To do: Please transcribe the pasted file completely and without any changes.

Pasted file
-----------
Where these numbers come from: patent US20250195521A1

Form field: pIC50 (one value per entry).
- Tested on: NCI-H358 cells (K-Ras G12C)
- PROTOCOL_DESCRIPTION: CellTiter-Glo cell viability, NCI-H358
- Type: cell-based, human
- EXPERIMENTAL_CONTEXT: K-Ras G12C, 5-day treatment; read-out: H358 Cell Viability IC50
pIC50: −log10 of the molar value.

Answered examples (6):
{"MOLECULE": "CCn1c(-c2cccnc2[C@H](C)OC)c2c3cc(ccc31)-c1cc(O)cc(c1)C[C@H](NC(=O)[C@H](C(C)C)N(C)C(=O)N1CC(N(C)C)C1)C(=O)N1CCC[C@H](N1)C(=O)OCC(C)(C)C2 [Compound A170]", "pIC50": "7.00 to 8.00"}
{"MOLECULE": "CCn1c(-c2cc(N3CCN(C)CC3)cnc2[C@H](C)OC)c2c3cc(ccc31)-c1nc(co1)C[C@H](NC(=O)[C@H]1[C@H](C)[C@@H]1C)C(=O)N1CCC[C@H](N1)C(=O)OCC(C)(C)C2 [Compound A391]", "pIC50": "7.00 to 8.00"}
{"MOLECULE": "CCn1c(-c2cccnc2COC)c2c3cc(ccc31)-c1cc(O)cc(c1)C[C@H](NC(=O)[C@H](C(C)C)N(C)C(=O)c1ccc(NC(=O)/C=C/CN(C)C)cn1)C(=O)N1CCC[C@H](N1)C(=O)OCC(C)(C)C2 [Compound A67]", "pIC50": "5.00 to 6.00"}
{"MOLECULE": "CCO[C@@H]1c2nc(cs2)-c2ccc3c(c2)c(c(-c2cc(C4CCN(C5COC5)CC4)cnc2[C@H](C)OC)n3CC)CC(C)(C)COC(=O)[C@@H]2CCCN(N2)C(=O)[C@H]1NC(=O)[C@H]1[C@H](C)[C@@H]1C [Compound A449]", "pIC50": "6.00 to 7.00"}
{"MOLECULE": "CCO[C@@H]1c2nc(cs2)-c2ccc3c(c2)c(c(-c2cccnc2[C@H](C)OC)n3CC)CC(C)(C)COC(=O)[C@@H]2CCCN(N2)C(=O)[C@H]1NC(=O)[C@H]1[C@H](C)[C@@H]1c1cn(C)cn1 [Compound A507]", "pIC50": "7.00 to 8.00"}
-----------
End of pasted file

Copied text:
Where these numbers come from: patent US20250195521A1

Form field: pIC50 (one value per entry).
- Tested on: NCI-H358 cells (K-Ras G12C)
- PROTOCOL_DESCRIPTION: CellTiter-Glo cell viability, NCI-H358
- Type: cell-based, human
- EXPERIMENTAL_CONTEXT: K-Ras G12C, 5-day treatment; read-out: H358 Cell Viability IC50
pIC50: −log10 of the molar value.

Answered examples (6):
{"MOLECULE": "CCn1c(-c2cccnc2[C@H](C)OC)c2c3cc(ccc31)-c1cc(O)cc(c1)C[C@H](NC(=O)[C@H](C(C)C)N(C)C(=O)N1CC(N(C)C)C1)C(=O)N1CCC[C@H](N1)C(=O)OCC(C)(C)C2 [Compound A170]", "pIC50": "7.00 to 8.00"}
{"MOLECULE": "CCn1c(-c2cc(N3CCN(C)CC3)cnc2[C@H](C)OC)c2c3cc(ccc31)-c1nc(co1)C[C@H](NC(=O)[C@H]1[C@H](C)[C@@H]1C)C(=O)N1CCC[C@H](N1)C(=O)OCC(C)(C)C2 [Compound A391]", "pIC50": "7.00 to 8.00"}
{"MOLECULE": "CCn1c(-c2cccnc2COC)c2c3cc(ccc31)-c1cc(O)cc(c1)C[C@H](NC(=O)[C@H](C(C)C)N(C)C(=O)c1ccc(NC(=O)/C=C/CN(C)C)cn1)C(=O)N1CCC[C@H](N1)C(=O)OCC(C)(C)C2 [Compound A67]", "pIC50": "5.00 to 6.00"}
{"MOLECULE": "CCO[C@@H]1c2nc(cs2)-c2ccc3c(c2)c(c(-c2cc(C4CCN(C5COC5)CC4)cnc2[C@H](C)OC)n3CC)CC(C)(C)COC(=O)[C@@H]2CCCN(N2)C(=O)[C@H]1NC(=O)[C@H]1[C@H](C)[C@@H]1C [Compound A449]", "pIC50": "6.00 to 7.00"}
{"MOLECULE": "CCO[C@@H]1c2nc(cs2)-c2ccc3c(c2)c(c(-c2cccnc2[C@H](C)OC)n3CC)CC(C)(C)COC(=O)[C@@H]2CCCN(N2)C(=O)[C@H]1NC(=O)[C@H]1[C@H](C)[C@@H]1c1cn(C)cn1 [Compound A507]", "pIC50": "7.00 to 8.00"}